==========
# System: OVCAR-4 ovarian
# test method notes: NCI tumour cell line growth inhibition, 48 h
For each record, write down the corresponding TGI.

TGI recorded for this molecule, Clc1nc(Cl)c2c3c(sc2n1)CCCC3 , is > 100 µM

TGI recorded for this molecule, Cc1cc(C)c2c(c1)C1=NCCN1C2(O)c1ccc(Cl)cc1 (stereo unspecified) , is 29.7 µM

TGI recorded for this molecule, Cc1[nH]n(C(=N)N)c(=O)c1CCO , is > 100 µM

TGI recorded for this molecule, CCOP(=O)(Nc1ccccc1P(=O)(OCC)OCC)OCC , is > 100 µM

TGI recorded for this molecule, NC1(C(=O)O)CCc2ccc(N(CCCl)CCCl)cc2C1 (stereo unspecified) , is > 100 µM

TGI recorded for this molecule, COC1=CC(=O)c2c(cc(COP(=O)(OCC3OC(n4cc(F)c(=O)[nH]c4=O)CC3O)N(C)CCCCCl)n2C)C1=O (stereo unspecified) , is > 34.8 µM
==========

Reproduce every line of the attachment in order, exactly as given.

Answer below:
# System: OVCAR-4 ovarian
# test method notes: NCI tumour cell line growth inhibition, 48 h
For each record, write down the corresponding TGI.

TGI recorded for this molecule, Clc1nc(Cl)c2c3c(sc2n1)CCCC3 , is > 100 µM

TGI recorded for this molecule, Cc1cc(C)c2c(c1)C1=NCCN1C2(O)c1ccc(Cl)cc1 (stereo unspecified) , is 29.7 µM

TGI recorded for this molecule, Cc1[nH]n(C(=N)N)c(=O)c1CCO , is > 100 µM

TGI recorded for this molecule, CCOP(=O)(Nc1ccccc1P(=O)(OCC)OCC)OCC , is > 100 µM

TGI recorded for this molecule, NC1(C(=O)O)CCc2ccc(N(CCCl)CCCl)cc2C1 (stereo unspecified) , is > 100 µM

TGI recorded for this molecule, COC1=CC(=O)c2c(cc(COP(=O)(OCC3OC(n4cc(F)c(=O)[nH]c4=O)CC3O)N(C)CCCCCl)n2C)C1=O (stereo unspecified) , is > 34.8 µM